The OCC chief wrote an opinion piece for the Financial Times saying the DeFi sector was laying the groundwork for ‘autonomous’ banks
In the op-ed piece published yesterday, the Comptroller of Currency Brian Brooks acknowledged the DeFi sector’s progress and set forth that it could set the stage for “self-driving banks”. Brooks argued that following the implementation of the new policies, national bank charters could soon be delivered to DeFi protocols.
He also asserted that DeFi protocols that can operate without human intervention present challenges from a regulatory perspective. DeFi projects are typically automated, algorithmically-governed fund management protocols that don’t necessarily require human moderation.
He went on to add that his office had several regulations for banking systems but noted the swell in “self-driving” banking systems and eventual bypass of actual bankers could be a stumbling block. The Acting Comptroller of the Currency revealed there is a need to reconfigure banking regulations to suit the algorithm era.
“In the absence of federal regulatory clarity, US states rush to fill the void and create a patchwork of inconsistent rules that impede the orderly development of a national market,” he noted.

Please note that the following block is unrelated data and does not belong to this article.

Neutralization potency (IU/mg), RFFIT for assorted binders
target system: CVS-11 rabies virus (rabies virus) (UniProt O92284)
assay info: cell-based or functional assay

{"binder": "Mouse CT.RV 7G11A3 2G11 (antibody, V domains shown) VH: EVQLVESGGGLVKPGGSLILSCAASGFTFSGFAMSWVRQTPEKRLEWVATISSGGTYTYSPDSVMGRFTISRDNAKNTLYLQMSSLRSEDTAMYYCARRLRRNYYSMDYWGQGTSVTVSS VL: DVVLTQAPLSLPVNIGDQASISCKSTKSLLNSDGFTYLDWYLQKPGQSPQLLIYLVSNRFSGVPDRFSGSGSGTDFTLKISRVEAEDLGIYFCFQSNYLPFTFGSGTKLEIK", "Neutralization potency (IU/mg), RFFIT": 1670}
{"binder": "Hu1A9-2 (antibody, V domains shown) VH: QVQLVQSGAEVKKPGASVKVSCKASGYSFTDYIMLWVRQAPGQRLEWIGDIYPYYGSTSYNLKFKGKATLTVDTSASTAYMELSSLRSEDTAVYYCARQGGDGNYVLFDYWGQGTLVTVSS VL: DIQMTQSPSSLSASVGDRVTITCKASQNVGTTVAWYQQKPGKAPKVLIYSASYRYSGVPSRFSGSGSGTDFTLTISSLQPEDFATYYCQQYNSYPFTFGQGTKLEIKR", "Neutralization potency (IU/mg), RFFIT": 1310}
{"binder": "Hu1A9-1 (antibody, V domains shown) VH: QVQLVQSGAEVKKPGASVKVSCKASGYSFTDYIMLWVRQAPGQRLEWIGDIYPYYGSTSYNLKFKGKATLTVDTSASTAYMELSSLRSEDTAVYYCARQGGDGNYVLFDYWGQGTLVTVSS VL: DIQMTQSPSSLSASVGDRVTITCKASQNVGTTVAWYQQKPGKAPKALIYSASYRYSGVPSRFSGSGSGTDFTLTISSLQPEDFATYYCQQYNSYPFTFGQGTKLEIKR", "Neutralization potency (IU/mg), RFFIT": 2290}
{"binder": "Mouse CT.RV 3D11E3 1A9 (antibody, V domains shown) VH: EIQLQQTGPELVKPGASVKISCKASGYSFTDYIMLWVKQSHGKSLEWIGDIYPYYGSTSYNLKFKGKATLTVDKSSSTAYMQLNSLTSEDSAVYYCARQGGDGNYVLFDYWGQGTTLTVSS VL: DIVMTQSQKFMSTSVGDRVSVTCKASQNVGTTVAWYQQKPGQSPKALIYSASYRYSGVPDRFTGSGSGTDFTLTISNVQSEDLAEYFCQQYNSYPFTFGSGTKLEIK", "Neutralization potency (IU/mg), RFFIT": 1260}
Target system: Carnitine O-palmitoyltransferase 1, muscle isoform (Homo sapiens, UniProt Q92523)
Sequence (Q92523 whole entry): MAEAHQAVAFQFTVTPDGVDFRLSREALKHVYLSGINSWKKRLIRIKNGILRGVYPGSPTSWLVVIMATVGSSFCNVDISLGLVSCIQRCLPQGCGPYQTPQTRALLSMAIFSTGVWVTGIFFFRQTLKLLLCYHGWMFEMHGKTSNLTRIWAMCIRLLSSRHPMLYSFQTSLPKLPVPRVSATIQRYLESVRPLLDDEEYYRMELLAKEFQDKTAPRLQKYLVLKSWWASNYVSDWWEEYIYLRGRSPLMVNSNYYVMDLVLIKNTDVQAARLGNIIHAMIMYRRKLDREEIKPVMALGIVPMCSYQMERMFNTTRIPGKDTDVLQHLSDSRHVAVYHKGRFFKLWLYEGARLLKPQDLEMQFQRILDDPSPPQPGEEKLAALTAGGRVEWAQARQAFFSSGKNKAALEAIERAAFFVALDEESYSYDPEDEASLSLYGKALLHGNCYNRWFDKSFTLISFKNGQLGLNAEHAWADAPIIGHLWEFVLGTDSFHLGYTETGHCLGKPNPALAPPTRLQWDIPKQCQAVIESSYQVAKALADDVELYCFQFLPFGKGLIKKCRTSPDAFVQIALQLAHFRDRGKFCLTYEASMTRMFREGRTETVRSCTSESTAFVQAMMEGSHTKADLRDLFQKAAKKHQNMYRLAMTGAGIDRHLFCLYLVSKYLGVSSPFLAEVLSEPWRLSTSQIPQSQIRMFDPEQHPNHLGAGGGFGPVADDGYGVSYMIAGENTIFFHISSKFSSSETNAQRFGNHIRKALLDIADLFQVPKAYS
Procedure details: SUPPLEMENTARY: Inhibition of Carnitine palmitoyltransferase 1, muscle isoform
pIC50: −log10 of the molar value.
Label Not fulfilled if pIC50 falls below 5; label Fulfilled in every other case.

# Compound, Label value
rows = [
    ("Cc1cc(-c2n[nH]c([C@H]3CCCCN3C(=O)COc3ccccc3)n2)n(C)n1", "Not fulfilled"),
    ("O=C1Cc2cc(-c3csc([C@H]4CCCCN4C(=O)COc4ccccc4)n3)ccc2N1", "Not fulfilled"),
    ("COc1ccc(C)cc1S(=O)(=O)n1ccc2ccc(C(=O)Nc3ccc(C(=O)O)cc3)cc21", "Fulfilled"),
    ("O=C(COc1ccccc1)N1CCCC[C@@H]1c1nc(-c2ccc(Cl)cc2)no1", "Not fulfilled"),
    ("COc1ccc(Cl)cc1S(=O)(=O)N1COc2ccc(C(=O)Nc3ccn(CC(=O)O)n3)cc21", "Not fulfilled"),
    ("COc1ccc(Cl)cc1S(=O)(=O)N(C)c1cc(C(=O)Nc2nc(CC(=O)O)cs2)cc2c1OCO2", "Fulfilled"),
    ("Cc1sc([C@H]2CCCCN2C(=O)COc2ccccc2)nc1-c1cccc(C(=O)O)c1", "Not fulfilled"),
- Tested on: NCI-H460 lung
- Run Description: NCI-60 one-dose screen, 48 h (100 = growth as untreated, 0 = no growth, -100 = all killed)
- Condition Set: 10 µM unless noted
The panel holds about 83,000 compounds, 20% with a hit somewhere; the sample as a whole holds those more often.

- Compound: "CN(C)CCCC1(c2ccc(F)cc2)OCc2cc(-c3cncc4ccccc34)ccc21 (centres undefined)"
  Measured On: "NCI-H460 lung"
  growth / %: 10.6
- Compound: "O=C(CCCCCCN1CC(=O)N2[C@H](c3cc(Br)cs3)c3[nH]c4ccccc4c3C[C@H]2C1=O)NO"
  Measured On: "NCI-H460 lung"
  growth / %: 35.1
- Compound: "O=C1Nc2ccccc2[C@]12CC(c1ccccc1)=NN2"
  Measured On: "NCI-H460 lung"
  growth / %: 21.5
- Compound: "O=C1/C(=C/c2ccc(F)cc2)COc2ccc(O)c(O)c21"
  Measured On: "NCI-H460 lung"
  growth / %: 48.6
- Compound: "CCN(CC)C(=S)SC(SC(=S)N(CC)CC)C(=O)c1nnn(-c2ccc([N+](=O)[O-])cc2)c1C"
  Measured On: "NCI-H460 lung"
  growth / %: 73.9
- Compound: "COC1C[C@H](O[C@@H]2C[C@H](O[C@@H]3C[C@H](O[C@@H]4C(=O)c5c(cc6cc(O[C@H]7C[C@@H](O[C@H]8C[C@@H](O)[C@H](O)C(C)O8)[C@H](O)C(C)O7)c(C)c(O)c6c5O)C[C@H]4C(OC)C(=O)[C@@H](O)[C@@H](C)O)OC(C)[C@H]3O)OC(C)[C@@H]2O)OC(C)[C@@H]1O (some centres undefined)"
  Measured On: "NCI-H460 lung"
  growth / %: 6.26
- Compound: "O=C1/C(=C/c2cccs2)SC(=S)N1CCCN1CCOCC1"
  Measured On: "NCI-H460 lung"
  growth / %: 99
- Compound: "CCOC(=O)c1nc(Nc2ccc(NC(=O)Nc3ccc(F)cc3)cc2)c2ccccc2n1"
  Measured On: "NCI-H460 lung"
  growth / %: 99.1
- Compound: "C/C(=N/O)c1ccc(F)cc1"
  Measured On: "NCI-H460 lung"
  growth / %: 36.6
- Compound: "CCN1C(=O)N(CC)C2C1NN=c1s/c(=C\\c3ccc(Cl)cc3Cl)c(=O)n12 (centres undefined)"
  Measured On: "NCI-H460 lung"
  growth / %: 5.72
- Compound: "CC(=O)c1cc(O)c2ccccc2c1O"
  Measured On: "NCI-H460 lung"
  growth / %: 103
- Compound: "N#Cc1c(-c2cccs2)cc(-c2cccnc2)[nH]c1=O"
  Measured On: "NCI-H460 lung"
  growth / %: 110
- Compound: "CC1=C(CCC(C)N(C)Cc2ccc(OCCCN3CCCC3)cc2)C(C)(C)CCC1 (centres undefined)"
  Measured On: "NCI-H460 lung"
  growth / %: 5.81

Brooks compared the existing banking policies to traffic laws drawing parallelism to self-driving cars.
“Most automotive laws — on speed limits, giving signals, drink-driving — had been designed to protect against dangerous drivers, not dangerous cars. Autonomous vehicles brought new risks that legacy rules never considered… Banking is headed down the same road,” wrote Brooks.
In the short while Brooks has served as the OCC, he has led the regulator to pay attention to the cryptocurrency space. At the beginning of the year, the Office of the Comptroller of the Currency issued a guidance notice that allows US banks to use blockchains and stablecoins for payments. While it may appear that Brooks is making an argument leaning towards federal regulation, it is hard not to agree with his point of view.
There’s indeed rationale behind the DeFi sector requiring more regulatory attention. In November 2020, blockchain sleuthing firm CipherTrace reported that the DeFi sector lacked clear regulations making it an attractive endeavour for hackers. This came at the back of several hacks that saw many DeFi protocols lose millions.